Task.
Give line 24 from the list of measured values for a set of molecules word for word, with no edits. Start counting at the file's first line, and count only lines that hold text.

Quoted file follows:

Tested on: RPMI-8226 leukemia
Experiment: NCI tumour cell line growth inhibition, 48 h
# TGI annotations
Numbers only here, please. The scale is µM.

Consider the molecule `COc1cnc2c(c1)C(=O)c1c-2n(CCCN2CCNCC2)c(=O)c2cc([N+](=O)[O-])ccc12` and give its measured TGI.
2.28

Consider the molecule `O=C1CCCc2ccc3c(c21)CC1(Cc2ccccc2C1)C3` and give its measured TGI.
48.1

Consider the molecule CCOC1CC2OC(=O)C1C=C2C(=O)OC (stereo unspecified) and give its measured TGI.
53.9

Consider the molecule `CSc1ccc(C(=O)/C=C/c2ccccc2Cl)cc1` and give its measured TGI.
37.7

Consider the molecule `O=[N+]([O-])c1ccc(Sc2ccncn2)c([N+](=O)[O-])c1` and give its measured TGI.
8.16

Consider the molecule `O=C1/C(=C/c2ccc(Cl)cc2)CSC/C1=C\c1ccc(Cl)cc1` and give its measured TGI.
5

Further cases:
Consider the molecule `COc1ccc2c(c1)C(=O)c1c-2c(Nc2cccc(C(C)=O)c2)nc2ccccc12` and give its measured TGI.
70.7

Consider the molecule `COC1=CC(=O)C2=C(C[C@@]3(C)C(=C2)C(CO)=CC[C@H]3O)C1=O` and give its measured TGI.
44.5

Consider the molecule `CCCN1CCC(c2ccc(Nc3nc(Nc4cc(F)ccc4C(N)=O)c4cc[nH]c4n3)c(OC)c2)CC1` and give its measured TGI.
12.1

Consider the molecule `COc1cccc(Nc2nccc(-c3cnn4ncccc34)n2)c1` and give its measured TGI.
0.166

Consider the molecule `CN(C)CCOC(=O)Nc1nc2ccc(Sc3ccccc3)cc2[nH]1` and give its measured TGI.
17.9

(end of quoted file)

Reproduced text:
Consider the molecule `COc1cccc(Nc2nccc(-c3cnn4ncccc34)n2)c1` and give its measured TGI.